Our vanity may enamour us with rank; but the affections of vanity are traced in sand; but who can love Genius, and not feel that the sentiments it excites partake of its own intenseness and its own immortality? It arouses, concentrates, engrosses all our emotions, even to the most subtle and concealed.

And as he looked at her and considered her curiously, an object to enamour an ascetic and make a devotee lovesick, fire was lighted in his vitals and he cried, "Folk say that whoso taketh up his abode in this house dieth or sickeneth. An this be so, yon damsel is assuredly the cause. Would Heaven I knew how I shall win free of this affair, for my wits are clean gone!"

The graces and beauties of the angelic women whom he meets on every side enamour him; he forgets his past life, forgets the wife who has ruled him on earth, and in a moment of ecstasy chooses another mate. While in the enjoyment of his bliss, and surrounded by bands of immortals, the news runs through the electric wire that his earth-wife is deceased, and has come in search of him.

"I hope you won't come to curse me for it. I warn you, the girl is damnably convincing. She may enamour you." "No fear of that," she cried, in defiant brightness. "I'm not so easily fooled." She re-entered the library with the flush of an excited conviction in her face. "Morton, I feel as if I had taken part in the dissection of a human soul."

But Beatrice said, "Why dost thou so enamour thee of this face, and lose the sight of the beautiful guide, blossoming beneath the beams of Christ? Behold the rose, in which the Word was made flesh. Behold the lilies, by whose odour the way of life is tracked." Dante looked, and gave battle to the sight with his weak eyes.

My reading from the first was such as to enamour me of clearness, of definiteness; anything left in the vague was intolerable to me; but my long subjection to Pope, while it was useful in other ways, made me so strictly literary in my point of view that sometimes I could not see what was, if more naturally approached and without any technical preoccupation, perfectly transparent.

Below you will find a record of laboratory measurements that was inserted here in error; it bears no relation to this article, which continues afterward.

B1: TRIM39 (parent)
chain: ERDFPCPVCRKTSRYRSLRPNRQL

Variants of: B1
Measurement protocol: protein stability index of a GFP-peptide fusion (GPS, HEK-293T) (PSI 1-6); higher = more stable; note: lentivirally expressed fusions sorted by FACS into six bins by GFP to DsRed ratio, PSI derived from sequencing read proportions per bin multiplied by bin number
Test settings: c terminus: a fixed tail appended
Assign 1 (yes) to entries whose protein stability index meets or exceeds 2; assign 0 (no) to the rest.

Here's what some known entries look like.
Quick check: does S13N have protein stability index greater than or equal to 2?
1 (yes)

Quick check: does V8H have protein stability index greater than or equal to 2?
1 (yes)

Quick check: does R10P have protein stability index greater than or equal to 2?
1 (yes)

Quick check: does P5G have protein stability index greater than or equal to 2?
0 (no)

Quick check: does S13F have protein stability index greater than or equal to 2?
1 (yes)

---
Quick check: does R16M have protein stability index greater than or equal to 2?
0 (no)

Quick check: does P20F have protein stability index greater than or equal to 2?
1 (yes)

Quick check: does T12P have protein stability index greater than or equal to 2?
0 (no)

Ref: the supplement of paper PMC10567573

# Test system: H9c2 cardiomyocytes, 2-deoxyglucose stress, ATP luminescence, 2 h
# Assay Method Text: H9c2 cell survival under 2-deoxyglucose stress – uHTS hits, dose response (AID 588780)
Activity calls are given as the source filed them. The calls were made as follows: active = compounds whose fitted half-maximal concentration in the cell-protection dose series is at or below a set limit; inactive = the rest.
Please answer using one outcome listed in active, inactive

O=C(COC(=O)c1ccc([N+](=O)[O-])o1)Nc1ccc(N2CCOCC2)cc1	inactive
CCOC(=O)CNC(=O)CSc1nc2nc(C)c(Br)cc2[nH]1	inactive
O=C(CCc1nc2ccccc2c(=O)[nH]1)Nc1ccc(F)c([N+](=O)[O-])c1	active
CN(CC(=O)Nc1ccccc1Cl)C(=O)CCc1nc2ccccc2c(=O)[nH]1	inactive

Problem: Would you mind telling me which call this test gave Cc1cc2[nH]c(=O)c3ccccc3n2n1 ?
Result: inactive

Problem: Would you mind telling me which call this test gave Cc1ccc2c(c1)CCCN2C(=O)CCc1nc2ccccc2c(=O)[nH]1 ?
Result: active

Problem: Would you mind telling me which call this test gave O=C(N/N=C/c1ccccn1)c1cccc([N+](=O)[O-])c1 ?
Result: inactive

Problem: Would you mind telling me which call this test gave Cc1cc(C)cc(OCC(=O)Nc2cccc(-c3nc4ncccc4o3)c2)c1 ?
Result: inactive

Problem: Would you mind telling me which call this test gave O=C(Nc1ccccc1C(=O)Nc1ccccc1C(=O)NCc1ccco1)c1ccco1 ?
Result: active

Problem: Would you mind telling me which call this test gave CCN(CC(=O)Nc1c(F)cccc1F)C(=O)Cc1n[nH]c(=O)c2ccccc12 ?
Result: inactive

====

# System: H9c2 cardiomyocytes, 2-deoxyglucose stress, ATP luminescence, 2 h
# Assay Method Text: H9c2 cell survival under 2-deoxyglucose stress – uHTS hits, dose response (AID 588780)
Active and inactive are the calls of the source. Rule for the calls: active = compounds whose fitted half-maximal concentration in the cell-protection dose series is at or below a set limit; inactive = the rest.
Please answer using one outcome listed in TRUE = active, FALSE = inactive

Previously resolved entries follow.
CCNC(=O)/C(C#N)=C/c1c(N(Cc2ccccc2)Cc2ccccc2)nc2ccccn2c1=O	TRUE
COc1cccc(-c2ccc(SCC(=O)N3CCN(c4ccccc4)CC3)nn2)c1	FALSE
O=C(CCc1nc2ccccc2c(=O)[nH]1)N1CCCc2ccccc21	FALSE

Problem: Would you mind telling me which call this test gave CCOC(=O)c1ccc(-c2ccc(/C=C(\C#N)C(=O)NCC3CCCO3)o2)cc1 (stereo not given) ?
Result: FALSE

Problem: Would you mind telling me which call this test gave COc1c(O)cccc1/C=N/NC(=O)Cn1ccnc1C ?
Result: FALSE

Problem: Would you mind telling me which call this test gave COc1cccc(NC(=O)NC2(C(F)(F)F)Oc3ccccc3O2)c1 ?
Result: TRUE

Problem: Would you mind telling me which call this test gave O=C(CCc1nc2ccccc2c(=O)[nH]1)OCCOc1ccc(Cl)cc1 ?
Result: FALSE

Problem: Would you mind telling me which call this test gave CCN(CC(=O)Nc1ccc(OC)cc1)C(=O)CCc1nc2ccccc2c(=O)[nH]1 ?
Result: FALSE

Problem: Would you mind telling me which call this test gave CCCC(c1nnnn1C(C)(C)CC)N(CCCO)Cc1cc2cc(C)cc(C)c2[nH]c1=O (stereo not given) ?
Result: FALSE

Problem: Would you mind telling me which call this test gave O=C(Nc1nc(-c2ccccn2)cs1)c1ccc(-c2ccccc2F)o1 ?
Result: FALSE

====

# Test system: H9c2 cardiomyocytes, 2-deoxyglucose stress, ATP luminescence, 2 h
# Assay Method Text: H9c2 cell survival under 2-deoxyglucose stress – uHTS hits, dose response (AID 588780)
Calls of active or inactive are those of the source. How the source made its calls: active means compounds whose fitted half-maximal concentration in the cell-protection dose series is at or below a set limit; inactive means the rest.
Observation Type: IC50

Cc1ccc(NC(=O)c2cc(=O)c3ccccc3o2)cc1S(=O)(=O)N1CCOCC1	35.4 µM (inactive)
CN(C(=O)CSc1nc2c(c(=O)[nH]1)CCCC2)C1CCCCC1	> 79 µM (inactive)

I pray the Lord to show it to you, and so to enamour you of Himself, that you may see and feel it to be your chief joy to win them for Him. I say I pray for this yes, I groan for it, with groanings that cannot be uttered; and if ever you tell me it is so, I shall be overjoyed. When you do this you will be happy Oh, so happy! Your soul will then find perfect rest.

It is true that he had never been what is called violently in love with Florence Lascelles; but from the moment in which he had been charmed and surprised into the character of a declared suitor, it was consonant with his scrupulous and loyal nature to view only the bright side of Florence's gifts and qualities, and to seek to enamour his grateful fancy with her beauty, her genius, and her tenderness for himself.

For him to fall in love was itself a violent peripety, bound to produce a violent upheaval; and such was his pride that for his love to be unrequited would naturally enamour him of death. These other, these quite ordinary, young men were the victims less of Zuleika than of the Duke's example, and of one another.

Our vanity may enamour us with rank; but the affections of vanity are traced in sand; but who can love Genius, and not feel that the sentiments it excites partake of its own intenseness and its own immortality? It arouses, concentrates, engrosses all our emotions, even to the most subtle and concealed.